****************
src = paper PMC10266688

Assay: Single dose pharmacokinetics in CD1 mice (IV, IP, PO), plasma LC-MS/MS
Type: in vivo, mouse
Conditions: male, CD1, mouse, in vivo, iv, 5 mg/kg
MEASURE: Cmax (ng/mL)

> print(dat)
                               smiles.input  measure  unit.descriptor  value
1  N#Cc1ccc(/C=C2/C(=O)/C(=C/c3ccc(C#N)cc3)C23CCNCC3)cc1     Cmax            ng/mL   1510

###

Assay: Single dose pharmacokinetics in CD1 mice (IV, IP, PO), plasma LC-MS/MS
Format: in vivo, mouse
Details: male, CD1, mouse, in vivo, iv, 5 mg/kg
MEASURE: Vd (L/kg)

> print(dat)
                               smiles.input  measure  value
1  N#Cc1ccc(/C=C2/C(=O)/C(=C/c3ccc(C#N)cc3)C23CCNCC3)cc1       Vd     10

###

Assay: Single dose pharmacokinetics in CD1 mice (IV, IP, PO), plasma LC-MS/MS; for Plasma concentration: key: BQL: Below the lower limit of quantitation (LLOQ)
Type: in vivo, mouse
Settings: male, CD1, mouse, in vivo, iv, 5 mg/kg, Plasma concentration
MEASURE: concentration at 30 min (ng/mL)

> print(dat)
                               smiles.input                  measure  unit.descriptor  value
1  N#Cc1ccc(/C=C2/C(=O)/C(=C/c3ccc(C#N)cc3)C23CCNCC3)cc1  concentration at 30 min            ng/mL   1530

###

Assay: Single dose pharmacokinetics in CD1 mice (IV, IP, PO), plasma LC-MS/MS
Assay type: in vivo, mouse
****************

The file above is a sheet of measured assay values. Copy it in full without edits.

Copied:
src = paper PMC10266688

Assay: Single dose pharmacokinetics in CD1 mice (IV, IP, PO), plasma LC-MS/MS
Type: in vivo, mouse
Conditions: male, CD1, mouse, in vivo, iv, 5 mg/kg
MEASURE: Cmax (ng/mL)

> print(dat)
                               smiles.input  measure  unit.descriptor  value
1  N#Cc1ccc(/C=C2/C(=O)/C(=C/c3ccc(C#N)cc3)C23CCNCC3)cc1     Cmax            ng/mL   1510

###

Assay: Single dose pharmacokinetics in CD1 mice (IV, IP, PO), plasma LC-MS/MS
Format: in vivo, mouse
Details: male, CD1, mouse, in vivo, iv, 5 mg/kg
MEASURE: Vd (L/kg)

> print(dat)
                               smiles.input  measure  value
1  N#Cc1ccc(/C=C2/C(=O)/C(=C/c3ccc(C#N)cc3)C23CCNCC3)cc1       Vd     10

###

Assay: Single dose pharmacokinetics in CD1 mice (IV, IP, PO), plasma LC-MS/MS; for Plasma concentration: key: BQL: Below the lower limit of quantitation (LLOQ)
Type: in vivo, mouse
Settings: male, CD1, mouse, in vivo, iv, 5 mg/kg, Plasma concentration
MEASURE: concentration at 30 min (ng/mL)

> print(dat)
                               smiles.input                  measure  unit.descriptor  value
1  N#Cc1ccc(/C=C2/C(=O)/C(=C/c3ccc(C#N)cc3)C23CCNCC3)cc1  concentration at 30 min            ng/mL   1530

###

Assay: Single dose pharmacokinetics in CD1 mice (IV, IP, PO), plasma LC-MS/MS
Assay type: in vivo, mouse